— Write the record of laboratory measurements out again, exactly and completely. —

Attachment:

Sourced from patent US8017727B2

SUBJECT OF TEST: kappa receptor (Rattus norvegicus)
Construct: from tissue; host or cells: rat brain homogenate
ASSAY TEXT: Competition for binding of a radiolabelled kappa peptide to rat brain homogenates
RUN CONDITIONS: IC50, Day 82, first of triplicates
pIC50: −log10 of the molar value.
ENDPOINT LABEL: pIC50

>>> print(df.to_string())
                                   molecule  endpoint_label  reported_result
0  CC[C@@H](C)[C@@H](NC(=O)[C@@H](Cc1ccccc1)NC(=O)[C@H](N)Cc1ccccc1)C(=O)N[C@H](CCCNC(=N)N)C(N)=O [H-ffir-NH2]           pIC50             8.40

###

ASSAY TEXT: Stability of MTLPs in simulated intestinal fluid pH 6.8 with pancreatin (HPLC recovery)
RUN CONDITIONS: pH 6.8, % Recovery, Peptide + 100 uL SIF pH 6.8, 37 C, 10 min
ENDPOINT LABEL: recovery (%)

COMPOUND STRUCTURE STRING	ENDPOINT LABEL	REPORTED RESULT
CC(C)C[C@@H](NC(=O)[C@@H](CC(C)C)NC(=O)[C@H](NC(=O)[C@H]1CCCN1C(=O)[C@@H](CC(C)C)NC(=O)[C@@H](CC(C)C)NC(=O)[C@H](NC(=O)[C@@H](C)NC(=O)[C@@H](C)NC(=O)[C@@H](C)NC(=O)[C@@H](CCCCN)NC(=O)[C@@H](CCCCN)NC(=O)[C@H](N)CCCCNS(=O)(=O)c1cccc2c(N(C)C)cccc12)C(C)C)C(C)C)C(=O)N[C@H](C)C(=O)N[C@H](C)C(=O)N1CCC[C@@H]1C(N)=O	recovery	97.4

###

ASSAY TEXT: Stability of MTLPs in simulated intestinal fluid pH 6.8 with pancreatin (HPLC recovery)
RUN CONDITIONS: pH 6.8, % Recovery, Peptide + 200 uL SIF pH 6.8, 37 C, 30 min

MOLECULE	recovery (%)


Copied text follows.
Sourced from patent US8017727B2

SUBJECT OF TEST: kappa receptor (Rattus norvegicus)
Construct: from tissue; host or cells: rat brain homogenate
ASSAY TEXT: Competition for binding of a radiolabelled kappa peptide to rat brain homogenates
RUN CONDITIONS: IC50, Day 82, first of triplicates
pIC50: −log10 of the molar value.
ENDPOINT LABEL: pIC50

>>> print(df.to_string())
                                   molecule  endpoint_label  reported_result
0  CC[C@@H](C)[C@@H](NC(=O)[C@@H](Cc1ccccc1)NC(=O)[C@H](N)Cc1ccccc1)C(=O)N[C@H](CCCNC(=N)N)C(N)=O [H-ffir-NH2]           pIC50             8.40

###

ASSAY TEXT: Stability of MTLPs in simulated intestinal fluid pH 6.8 with pancreatin (HPLC recovery)
RUN CONDITIONS: pH 6.8, % Recovery, Peptide + 100 uL SIF pH 6.8, 37 C, 10 min
ENDPOINT LABEL: recovery (%)

COMPOUND STRUCTURE STRING	ENDPOINT LABEL	REPORTED RESULT
CC(C)C[C@@H](NC(=O)[C@@H](CC(C)C)NC(=O)[C@H](NC(=O)[C@H]1CCCN1C(=O)[C@@H](CC(C)C)NC(=O)[C@@H](CC(C)C)NC(=O)[C@H](NC(=O)[C@@H](C)NC(=O)[C@@H](C)NC(=O)[C@@H](C)NC(=O)[C@@H](CCCCN)NC(=O)[C@@H](CCCCN)NC(=O)[C@H](N)CCCCNS(=O)(=O)c1cccc2c(N(C)C)cccc12)C(C)C)C(C)C)C(=O)N[C@H](C)C(=O)N[C@H](C)C(=O)N1CCC[C@@H]1C(N)=O	recovery	97.4

###

ASSAY TEXT: Stability of MTLPs in simulated intestinal fluid pH 6.8 with pancreatin (HPLC recovery)
RUN CONDITIONS: pH 6.8, % Recovery, Peptide + 200 uL SIF pH 6.8, 37 C, 30 min

MOLECULE	recovery (%)